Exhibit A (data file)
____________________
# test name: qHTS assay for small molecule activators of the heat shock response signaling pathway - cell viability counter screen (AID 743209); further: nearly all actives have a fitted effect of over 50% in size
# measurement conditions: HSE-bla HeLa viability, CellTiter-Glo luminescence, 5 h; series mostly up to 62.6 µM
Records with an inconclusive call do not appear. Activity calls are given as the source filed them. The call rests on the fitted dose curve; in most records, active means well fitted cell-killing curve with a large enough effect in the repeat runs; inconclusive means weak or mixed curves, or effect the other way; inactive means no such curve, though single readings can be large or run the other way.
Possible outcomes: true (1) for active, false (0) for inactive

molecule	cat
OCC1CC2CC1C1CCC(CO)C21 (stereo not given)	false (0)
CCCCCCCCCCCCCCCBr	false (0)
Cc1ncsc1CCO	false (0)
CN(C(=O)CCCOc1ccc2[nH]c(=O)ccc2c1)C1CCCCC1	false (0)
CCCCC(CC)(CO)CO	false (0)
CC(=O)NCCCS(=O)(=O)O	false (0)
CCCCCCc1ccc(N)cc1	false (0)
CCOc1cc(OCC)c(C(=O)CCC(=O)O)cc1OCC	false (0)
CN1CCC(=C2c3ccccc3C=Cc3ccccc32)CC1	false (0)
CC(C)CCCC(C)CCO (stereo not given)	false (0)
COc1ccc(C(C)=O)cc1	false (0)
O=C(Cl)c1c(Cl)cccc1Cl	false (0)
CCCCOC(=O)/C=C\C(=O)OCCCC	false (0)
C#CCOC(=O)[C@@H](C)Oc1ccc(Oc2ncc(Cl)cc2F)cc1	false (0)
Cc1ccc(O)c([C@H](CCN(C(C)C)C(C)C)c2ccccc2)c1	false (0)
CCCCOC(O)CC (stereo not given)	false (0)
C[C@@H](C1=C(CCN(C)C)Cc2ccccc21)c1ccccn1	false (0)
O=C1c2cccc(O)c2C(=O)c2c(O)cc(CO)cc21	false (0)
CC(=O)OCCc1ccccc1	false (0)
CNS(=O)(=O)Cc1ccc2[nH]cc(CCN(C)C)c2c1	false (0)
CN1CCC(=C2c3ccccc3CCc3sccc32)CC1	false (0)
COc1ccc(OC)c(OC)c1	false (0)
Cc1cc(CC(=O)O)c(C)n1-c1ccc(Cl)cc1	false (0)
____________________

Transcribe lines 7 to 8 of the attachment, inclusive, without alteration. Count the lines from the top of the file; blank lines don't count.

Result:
CCCCCCCCCCCCCCCBr	false (0)
Cc1ncsc1CCO	false (0)